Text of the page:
Suctioning is an important nursing procedure that helps remove secretions from a patient’s airway. Before performing suctioning, it is crucial that nurses complete a thorough assessment. This ensures suctioning is truly indicated and helps minimize risks and complications.
Assessing the Need for Suctioning
The first step is to determine if suctioning is actually required. Signs a patient may need suctioning include:
- Audible secretions in the airway
- Inability to clear secretions effectively with coughing
- Evidence of copious secretions pooling in the oropharynx or tracheostomy site
- Increased work of breathing or signs of respiratory distress such as nasal flaring, intercostal retractions, decreased oxygen saturation
- Choking or gagging on secretions
- Restlessness or anxiety due to secretions
- Gurgling respirations
However, if the patient is able to effectively clear secretions by swallowing or coughing, suctioning may not be necessary. Suctioning should only be performed when the benefits outweigh the risks.
Assessing Vital Signs
It is important to assess the patient’s vital signs before beginning suctioning. This provides a baseline for comparison after the procedure. Pay particular attention to:
- Heart rate – Increased heart rate may indicate the patient is anxious or in distress
- Respiratory rate – Increased rate may signal increased work of breathing
- Oxygen saturation – Low levels identify need for additional oxygen
- Blood pressure – Elevated blood pressure could be sign of anxiety or pain
A full set of vital signs including temperature provides important information about the patient’s status and ability to tolerate suctioning.
Assessing Breath Sounds
Listening to breath sounds before and after suctioning allows nurses to evaluate the effectiveness of the procedure. Assess for:
- Location of secretions – Upper, middle, or lower lobes
- Presence of crackles, wheezing, rhonchi, decreased air movement
- Equality of breath sounds bilaterally
Compare breath sounds before and after suctioning to determine if further interventions are needed.
Assessing Oxygenation Status
Patients requiring frequent suctioning are often hypoxic. Careful evaluation of oxygenation status is required.
- Note oxygen flow rate and delivery device
- Assess capillary refill time
- Observe skin color – cyanosis, pallor, or flushing can indicate oxygenation problems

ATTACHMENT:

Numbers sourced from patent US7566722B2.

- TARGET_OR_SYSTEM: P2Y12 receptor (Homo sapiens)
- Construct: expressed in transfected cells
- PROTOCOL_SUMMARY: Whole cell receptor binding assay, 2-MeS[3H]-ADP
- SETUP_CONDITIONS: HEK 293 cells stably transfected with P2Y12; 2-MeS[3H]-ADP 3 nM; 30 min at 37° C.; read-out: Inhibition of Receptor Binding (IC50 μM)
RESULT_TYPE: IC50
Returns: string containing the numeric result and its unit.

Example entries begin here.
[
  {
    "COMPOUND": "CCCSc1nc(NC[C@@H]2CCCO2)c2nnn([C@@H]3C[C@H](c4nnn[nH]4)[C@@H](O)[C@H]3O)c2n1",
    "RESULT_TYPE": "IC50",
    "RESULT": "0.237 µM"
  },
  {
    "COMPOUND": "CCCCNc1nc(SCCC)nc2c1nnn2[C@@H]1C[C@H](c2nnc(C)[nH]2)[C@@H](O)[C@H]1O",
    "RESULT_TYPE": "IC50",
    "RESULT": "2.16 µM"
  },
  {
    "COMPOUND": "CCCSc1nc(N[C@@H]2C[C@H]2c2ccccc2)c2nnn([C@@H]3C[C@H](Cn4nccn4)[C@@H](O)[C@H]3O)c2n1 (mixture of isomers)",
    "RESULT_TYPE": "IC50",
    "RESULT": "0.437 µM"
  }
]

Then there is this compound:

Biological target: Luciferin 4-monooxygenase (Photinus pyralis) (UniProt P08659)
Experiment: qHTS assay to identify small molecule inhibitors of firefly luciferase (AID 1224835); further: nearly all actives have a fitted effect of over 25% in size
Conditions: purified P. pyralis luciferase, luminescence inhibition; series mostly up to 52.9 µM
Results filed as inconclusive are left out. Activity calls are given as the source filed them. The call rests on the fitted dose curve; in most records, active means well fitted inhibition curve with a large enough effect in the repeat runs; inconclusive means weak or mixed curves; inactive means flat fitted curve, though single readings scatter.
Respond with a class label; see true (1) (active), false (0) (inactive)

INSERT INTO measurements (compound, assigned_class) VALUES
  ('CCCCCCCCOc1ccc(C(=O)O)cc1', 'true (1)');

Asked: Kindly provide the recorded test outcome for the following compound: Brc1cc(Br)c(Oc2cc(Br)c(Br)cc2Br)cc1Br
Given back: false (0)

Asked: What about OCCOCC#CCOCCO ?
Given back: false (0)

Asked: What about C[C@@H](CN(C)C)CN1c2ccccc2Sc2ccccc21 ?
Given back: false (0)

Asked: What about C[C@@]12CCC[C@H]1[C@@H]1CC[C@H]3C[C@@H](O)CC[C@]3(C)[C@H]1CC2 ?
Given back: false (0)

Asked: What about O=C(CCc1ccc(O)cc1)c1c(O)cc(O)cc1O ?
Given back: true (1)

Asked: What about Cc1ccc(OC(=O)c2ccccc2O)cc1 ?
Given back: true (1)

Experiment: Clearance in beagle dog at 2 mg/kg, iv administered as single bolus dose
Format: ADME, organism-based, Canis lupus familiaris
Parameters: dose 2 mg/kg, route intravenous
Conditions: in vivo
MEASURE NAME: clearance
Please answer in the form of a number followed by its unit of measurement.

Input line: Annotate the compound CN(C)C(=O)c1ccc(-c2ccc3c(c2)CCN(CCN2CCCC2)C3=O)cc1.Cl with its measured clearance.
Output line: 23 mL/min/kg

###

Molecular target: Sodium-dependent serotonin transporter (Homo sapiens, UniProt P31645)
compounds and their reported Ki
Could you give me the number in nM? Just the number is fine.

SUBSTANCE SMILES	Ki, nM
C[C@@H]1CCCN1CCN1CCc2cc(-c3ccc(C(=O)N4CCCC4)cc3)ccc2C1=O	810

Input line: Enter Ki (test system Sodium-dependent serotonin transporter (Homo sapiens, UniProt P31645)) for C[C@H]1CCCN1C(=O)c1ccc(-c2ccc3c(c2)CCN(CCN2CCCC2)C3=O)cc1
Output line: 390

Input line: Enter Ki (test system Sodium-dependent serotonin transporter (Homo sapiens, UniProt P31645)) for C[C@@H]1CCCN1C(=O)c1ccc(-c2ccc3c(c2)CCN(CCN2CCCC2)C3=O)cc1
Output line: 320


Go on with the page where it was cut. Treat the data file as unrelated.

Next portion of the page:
- Check pulse oximetry readings
- Note restlessness, confusion, somnolence – may signal hypoxia
- Assess arterial blood gases if available
Increase supplemental oxygen as needed before suctioning to prevent further hypoxemia.
Assessing Level of Consciousness
Determine the patient’s level of consciousness and ability to protect their airway:
- Is the patient alert and able to follow commands?
- Does the patient have an intact gag reflex?
- Can they cough effectively on verbal cue?
If the gag reflex is impaired or the patient has a decreased level of consciousness, special care must be taken to avoid injury during suctioning.
Assessing for Signs of Infection
Carefully observe the quality and quantity of secretions. Note:
- Color – purulent yellow, green, or bloody secretions may indicate infection
- Consistency – thick, tenacious secretions are often a sign of infection
- Odor – foul-smelling secretions can signal a respiratory infection
- Quantity – copious amounts of secretions may require antibiotic therapy
Notify the provider if suctioned secretions appear abnormal, as this could indicate pneumonia or bronchitis.
Assessing the Patient’s Anxiety Level
Suctioning can be uncomfortable or frightening for patients. Be alert for signs of anxiety including:
- Restlessness or agitation
- Increased respiratory rate
- Furrowed brow or fearful expression
- Verbalization of feelings
Provide reassurance, education about what to expect, and consider administering anxiolytic medication if prescribed.
Assessing Allergies and Risk of Infection
Identify any allergies or sensitivities to latex, betadine, or other substances used during suctioning. Note status of standard precautions including isolation and transmission-based precautions if applicable.
Assessing Airway Anatomy
Familiarize yourself with the patient’s specific airway anatomy before suctioning:
- Presence of an artificial airway – Endotracheal tube? Tracheostomy? When was it inserted?
- Oral anatomy – Ability to open mouth, presence of loose teeth, tubes, wires, or devices
- Presence of facial trauma that could impact suctioning
- Anatomical deviations, tumors, trauma, surgery that alter typical airway landmarks
Understanding the patient’s unique anatomy allows suctioning to be performed safely and effectively.
Assessing Equipment Function
Prior to beginning suctioning, assess equipment:
- Is suction device turned on and reading correct pressures?
- Is Yankauer catheter or suction catheter present?
- Is sterile water available for saline instillation if needed?
- Are oxygen, suction tubing, and catheter clean and in working order with no cracks or debris?
- Is suction canister empty and functioning properly?
Malfunctioning equipment could lead to complications or inadequate suctioning.
Comprehensive assessment prior to suctioning is vital. This allows nurses to determine if suctioning is truly indicated, minimize risks to the patient, provide appropriate interventions, and maximize the effectiveness of the procedure. Key assessment components include evaluating the need for suctioning, vital signs, breath sounds, oxygenation status, level of consciousness, secretions, anxiety level, allergies/precautions, airway anatomy, and equipment function.